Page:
Rediff Rating:
Edited by RheaSingh - 5 years ago

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RheaSingh thumbnail
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Posted: 5 years ago
#2
3.5 Review by Lehren

The Tashkent Files Movie Review | Naseeruddin Shah | Mithun Chakraborty | Shweta Basu Prasad

Duration: 03:14 6 hours ago

RheaSingh thumbnail
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Posted: 5 years ago
#3
The film's current score on IMDB is 8.1 at the moment
Ultimate_Shadow thumbnail
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Posted: 5 years ago
#4
the director Vivek Agnihotri creeps me out🤢
but the only good thing he has ever done is by casting Shweta as the lead in the film and with a powerful role.

as far as d movie's concerned its getting bad reviews all over. but good for shweta that her performance is being lauded. hope she gets more work after this. 
ibnbattuta thumbnail
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Posted: 5 years ago
#5
I thought the trailer was interesting but too much of Shweta was there which really put me off. She was insufferable and she seems to have max screen time.
RheaSingh thumbnail
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Posted: 5 years ago
#6

Originally posted by: ibnbattuta

I thought the trailer was interesting but too much of Shweta was there which really put me off. She was insufferable and she seems to have max screen time.


its because she has the leading role out of all characters
Posted: 5 years ago
#7

The Tashkent Files Movie Review

Review by Bollywood Hungama News Network
12 April 2019 13:00 pm IST
1.5
The Tashkent Files Movie Rating

A simple internet search will reveal how so many conspiracy theories exist when it comes to some important episodes of History. The scenario in India is no different and a lot of people strongly believe that what history has taught us is not entirely true. Hollywood has made films and documentaries out of it while India has lagged behind. But now director Vivek Agnihotri tries to put forward an investigative thriller based on Lal Bahadur Shastri's death. The result is THE TASHKENT FILES and it releases in the middle of the exciting election season. So does THE TASHKENT FILES shake the viewer with its content and execution? Or does it fail to impress? Let's analyse.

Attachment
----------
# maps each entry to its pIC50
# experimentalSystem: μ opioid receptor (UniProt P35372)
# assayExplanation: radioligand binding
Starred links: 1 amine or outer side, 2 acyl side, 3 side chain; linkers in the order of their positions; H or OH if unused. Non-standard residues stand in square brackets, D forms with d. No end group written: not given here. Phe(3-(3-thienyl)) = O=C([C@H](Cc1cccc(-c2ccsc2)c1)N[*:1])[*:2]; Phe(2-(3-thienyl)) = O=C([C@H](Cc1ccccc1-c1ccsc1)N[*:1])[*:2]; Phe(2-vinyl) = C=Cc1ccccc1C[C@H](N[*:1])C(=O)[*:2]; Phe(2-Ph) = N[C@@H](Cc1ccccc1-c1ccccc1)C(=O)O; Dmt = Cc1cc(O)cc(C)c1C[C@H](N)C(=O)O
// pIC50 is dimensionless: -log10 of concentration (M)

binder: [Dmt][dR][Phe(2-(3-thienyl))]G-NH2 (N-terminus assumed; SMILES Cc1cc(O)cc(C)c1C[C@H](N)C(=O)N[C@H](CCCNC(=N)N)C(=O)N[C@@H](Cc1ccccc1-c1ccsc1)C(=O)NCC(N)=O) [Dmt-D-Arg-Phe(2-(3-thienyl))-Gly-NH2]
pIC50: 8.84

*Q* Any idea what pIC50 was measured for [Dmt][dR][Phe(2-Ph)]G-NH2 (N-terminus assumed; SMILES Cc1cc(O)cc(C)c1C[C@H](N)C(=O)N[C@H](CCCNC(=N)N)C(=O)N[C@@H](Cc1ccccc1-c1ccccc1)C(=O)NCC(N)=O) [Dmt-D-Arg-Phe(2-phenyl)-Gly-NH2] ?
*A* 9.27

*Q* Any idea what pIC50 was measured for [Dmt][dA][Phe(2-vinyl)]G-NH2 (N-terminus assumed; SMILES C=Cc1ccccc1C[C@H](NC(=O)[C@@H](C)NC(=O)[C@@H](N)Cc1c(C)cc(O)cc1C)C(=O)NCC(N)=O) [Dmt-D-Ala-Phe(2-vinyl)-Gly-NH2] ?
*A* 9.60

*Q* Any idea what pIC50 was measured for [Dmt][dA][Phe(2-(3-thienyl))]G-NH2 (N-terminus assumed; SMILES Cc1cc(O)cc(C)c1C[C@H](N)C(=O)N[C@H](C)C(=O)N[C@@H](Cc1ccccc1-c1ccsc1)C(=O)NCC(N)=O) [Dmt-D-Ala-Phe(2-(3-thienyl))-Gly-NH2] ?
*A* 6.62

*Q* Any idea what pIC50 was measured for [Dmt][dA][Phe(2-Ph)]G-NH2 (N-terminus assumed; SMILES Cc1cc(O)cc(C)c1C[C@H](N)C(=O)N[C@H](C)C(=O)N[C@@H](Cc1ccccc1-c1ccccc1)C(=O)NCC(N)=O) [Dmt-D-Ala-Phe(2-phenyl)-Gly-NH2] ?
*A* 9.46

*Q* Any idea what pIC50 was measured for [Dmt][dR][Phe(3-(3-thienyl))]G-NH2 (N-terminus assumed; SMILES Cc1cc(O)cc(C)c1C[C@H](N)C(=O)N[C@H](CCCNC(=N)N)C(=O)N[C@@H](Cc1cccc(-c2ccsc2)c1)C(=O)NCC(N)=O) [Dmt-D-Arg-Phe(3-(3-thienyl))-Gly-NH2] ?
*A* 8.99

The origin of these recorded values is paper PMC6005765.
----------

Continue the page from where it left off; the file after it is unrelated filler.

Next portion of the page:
Movie Review The Tashkent Files

THE TASHKENT FILES is the story of a group of people trying to understand whether there was any foul play in the sudden death of a significant Indian Prime Minister Lal Bahadur Shastri. Raagini Phule (Shweta Basu Prasad) is a rookie political journalist in Delhi working for a newspaper called India Times'. She has been given an ultimatum by her editor (Asif Basra) that she has to submit a scoop in a few days or else she'll be transferred to arts and culture, a beat that Raagini abhors. One day she receives a call from an unknown person (voiced by Vivek Agnihotri) and he asks her to write about the mysterious death of India's second Prime Minister Lal Bahadur Shastri. He had died on January 11, 1966 soon after the Tashkent Agreement was signed following the end of India-Pakistan war. The unknown caller even provides all the evidences and references needed for Raagini to file the story. The article gets published and it goes viral. Shyam Sunder Tripathi, leader of the opposition, uses this opportunity to score brownie points against the ruling government. Realizing that the matter has become too big, PKR Natrajan (Naseeruddin Shah), the minister of home affairs, forms a committee, and its members are to decide if there is indeed any foul play in Shastri's demise. Shyam Sunder Tripathi is made the head of the committee. Other members include Raagini, author and historian Aisha Ali Shah (Pallavi Joshi), social activist Indira Joseph Roy (Mandira Bedi), director of National Archives Omkar Kashyap (Rajesh Sharma), scientist Gangaram Jha (Pankaj Tripathi), ex RAW chief G K Ananthasuresh (Prakash Belawadi), president of the Young Indian Congress Vishwendra Pratap Singh Rana (Prashantt Guptha) and retired Supreme Court judge Justice Kurian Abraham (Vishwa Mohan Badola). A few of them in this committee, like Aisha Ali Shah and Vishwendra Pratap Singh Rana, vehemently deny that Shastri's death was mysterious and stress that he died of natural causes. Raagini and others put a counter view to prove the matter should be investigated. Soon, it comes to light that nobody really cares for Shastri and all are there for some ulterior motives. What happens next forms the rest of the film.